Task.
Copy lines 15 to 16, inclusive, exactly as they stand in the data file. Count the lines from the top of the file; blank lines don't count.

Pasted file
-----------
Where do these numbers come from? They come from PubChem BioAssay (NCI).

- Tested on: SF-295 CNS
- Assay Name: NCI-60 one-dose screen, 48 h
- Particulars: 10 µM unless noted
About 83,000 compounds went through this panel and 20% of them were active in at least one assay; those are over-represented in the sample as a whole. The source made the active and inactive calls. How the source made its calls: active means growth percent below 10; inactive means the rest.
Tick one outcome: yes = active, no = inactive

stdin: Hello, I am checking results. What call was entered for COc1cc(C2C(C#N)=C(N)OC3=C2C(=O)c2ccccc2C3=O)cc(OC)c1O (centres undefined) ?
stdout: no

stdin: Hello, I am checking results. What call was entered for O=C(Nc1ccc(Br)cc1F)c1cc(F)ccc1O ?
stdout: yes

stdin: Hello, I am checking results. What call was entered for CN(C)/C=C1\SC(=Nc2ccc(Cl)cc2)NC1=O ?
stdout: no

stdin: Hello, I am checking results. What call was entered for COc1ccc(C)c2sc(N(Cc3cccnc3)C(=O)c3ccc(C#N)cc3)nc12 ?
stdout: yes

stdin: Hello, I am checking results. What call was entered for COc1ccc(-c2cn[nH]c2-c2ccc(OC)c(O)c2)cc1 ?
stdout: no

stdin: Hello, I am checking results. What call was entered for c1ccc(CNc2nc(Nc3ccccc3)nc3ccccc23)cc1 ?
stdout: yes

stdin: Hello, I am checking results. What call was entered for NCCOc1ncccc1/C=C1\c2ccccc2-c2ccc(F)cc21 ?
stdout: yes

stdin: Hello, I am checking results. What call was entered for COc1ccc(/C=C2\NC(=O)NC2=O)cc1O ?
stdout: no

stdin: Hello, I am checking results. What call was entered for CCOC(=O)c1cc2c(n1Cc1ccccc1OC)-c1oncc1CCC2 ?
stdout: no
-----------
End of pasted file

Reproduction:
stdin: Hello, I am checking results. What call was entered for COc1ccc(-c2cn[nH]c2-c2ccc(OC)c(O)c2)cc1 ?
stdout: no